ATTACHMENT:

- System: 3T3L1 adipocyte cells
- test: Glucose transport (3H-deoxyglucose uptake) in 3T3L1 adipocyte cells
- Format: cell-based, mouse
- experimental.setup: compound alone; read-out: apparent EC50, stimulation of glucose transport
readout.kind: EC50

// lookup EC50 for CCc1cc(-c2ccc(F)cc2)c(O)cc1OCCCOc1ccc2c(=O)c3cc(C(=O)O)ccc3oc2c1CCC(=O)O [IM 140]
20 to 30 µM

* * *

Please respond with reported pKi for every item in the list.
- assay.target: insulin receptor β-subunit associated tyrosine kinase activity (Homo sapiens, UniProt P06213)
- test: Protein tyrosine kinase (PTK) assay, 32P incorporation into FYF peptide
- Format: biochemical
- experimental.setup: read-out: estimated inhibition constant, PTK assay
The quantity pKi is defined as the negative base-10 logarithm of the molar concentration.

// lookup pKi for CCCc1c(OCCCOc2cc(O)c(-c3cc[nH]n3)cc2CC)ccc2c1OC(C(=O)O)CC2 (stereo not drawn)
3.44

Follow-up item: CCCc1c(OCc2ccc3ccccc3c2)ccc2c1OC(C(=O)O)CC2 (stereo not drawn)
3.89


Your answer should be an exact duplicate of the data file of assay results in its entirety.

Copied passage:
- System: 3T3L1 adipocyte cells
- test: Glucose transport (3H-deoxyglucose uptake) in 3T3L1 adipocyte cells
- Format: cell-based, mouse
- experimental.setup: compound alone; read-out: apparent EC50, stimulation of glucose transport
readout.kind: EC50

// lookup EC50 for CCc1cc(-c2ccc(F)cc2)c(O)cc1OCCCOc1ccc2c(=O)c3cc(C(=O)O)ccc3oc2c1CCC(=O)O [IM 140]
20 to 30 µM

* * *

Please respond with reported pKi for every item in the list.
- assay.target: insulin receptor β-subunit associated tyrosine kinase activity (Homo sapiens, UniProt P06213)
- test: Protein tyrosine kinase (PTK) assay, 32P incorporation into FYF peptide
- Format: biochemical
- experimental.setup: read-out: estimated inhibition constant, PTK assay
The quantity pKi is defined as the negative base-10 logarithm of the molar concentration.

// lookup pKi for CCCc1c(OCCCOc2cc(O)c(-c3cc[nH]n3)cc2CC)ccc2c1OC(C(=O)O)CC2 (stereo not drawn)
3.44

Follow-up item: CCCc1c(OCc2ccc3ccccc3c2)ccc2c1OC(C(=O)O)CC2 (stereo not drawn)
3.89